SOWETO, South Africa — Anti-apartheid activist Winnie Mandela today said police brought a mysterious man in leg irons into her home while they searched the house. Police then briefly detained her and her daughter, Zinzi.
Mandela, wife of imprisoned African National Congress leader Nelson Mandela, and her daughter were released Sunday night after being held for several hours.
At a news conference, the 52-year-old Mandela offered no explanation for the shackled man ushered into her home Sunday in this black township outside Johannesburg.
She said she did not know the man, that he did not speak to her and that police asked her no questions about him. She said the man was inside the house while police searched it but "he just stood there and stared at me and Zinzi."
Mandela and her daughter were taken to a police station near Soweto after the house was searched. She said her file cabinet, containing personal letters from her husband, was taken but later returned, its contents intact.
No police spokesmen were available this evening to comment on the case despite eight calls to headquarters and other stations.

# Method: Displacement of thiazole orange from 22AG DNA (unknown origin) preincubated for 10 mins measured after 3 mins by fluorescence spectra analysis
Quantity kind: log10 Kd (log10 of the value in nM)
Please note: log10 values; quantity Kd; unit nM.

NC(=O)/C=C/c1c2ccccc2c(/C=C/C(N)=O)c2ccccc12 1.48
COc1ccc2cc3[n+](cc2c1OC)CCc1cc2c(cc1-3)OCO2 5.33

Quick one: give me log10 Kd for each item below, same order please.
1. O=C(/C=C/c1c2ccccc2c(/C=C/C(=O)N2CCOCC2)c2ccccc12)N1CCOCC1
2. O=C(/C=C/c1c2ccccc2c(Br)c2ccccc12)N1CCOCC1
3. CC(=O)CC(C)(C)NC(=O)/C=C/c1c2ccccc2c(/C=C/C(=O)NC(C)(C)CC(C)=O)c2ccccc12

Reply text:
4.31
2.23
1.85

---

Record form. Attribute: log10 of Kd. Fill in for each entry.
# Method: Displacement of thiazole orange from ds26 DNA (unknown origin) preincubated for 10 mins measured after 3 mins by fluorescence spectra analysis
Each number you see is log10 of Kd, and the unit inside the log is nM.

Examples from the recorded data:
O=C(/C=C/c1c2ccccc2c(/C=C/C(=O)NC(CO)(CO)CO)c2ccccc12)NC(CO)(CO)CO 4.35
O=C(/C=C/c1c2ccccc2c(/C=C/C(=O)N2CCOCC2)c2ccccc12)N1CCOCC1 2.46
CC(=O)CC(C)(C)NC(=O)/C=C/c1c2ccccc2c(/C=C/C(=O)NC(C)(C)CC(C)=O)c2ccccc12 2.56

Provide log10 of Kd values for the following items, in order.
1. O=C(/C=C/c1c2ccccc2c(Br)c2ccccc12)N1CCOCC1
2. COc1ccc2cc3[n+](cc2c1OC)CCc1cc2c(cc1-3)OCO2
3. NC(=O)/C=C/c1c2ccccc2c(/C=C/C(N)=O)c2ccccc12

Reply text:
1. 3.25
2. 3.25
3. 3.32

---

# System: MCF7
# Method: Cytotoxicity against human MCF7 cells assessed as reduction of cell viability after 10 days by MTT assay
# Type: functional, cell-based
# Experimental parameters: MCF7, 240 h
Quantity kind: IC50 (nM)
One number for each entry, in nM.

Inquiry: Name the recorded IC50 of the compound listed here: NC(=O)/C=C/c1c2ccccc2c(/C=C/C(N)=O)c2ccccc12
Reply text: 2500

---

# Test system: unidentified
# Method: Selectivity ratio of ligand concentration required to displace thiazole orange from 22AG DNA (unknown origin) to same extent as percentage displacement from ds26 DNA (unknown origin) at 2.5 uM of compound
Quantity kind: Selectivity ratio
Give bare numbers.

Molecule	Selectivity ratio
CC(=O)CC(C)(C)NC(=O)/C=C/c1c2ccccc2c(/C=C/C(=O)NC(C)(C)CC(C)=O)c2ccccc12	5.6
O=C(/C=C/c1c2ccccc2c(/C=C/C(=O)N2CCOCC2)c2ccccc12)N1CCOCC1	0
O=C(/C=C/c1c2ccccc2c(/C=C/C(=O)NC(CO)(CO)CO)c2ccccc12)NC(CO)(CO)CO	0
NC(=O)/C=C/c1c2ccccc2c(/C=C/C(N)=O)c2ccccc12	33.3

Mandela said she had no idea why police held her for several hours as they looked at each of her documents, "including letters from (Nelson) Mandela that have already been through their censors."
She said several youths who have formed a soccer team and often play in front of her house also were taken by police, and eight of them have since been freed. "They said the questions to them were about the soccer team," she said.
Mandela suggested her questioning may have been part of a "propaganda campaign" to coincide with Wednesday's meeting in Washington between U.S. Secretary of State George P. Shultz and Oliver Tambo, president of the African National Congress.